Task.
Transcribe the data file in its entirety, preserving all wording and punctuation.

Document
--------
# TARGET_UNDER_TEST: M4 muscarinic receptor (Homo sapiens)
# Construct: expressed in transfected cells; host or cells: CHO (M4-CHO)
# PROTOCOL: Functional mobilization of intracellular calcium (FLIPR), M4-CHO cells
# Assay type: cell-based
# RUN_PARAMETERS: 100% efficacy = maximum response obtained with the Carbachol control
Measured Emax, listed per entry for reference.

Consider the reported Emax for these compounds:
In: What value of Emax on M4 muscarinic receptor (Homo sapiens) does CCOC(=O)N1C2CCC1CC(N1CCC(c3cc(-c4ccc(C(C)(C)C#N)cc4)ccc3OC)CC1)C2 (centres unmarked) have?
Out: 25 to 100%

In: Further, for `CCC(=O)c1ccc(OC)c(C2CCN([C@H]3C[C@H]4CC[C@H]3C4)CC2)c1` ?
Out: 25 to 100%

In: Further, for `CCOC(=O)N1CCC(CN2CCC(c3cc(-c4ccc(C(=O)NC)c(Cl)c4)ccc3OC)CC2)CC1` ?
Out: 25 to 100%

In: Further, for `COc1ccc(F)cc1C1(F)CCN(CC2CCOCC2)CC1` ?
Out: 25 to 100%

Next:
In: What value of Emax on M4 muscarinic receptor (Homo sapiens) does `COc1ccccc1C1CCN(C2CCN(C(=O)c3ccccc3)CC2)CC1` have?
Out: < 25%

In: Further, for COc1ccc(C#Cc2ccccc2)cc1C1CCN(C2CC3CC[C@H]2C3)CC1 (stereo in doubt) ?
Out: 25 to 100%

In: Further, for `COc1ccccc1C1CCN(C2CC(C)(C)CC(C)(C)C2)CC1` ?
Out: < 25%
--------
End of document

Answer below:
# TARGET_UNDER_TEST: M4 muscarinic receptor (Homo sapiens)
# Construct: expressed in transfected cells; host or cells: CHO (M4-CHO)
# PROTOCOL: Functional mobilization of intracellular calcium (FLIPR), M4-CHO cells
# Assay type: cell-based
# RUN_PARAMETERS: 100% efficacy = maximum response obtained with the Carbachol control
Measured Emax, listed per entry for reference.

Consider the reported Emax for these compounds:
In: What value of Emax on M4 muscarinic receptor (Homo sapiens) does CCOC(=O)N1C2CCC1CC(N1CCC(c3cc(-c4ccc(C(C)(C)C#N)cc4)ccc3OC)CC1)C2 (centres unmarked) have?
Out: 25 to 100%

In: Further, for `CCC(=O)c1ccc(OC)c(C2CCN([C@H]3C[C@H]4CC[C@H]3C4)CC2)c1` ?
Out: 25 to 100%

In: Further, for `CCOC(=O)N1CCC(CN2CCC(c3cc(-c4ccc(C(=O)NC)c(Cl)c4)ccc3OC)CC2)CC1` ?
Out: 25 to 100%

In: Further, for `COc1ccc(F)cc1C1(F)CCN(CC2CCOCC2)CC1` ?
Out: 25 to 100%

Next:
In: What value of Emax on M4 muscarinic receptor (Homo sapiens) does `COc1ccccc1C1CCN(C2CCN(C(=O)c3ccccc3)CC2)CC1` have?
Out: < 25%

In: Further, for COc1ccc(C#Cc2ccccc2)cc1C1CCN(C2CC3CC[C@H]2C3)CC1 (stereo in doubt) ?
Out: 25 to 100%

In: Further, for `COc1ccccc1C1CCN(C2CC(C)(C)CC(C)(C)C2)CC1` ?
Out: < 25%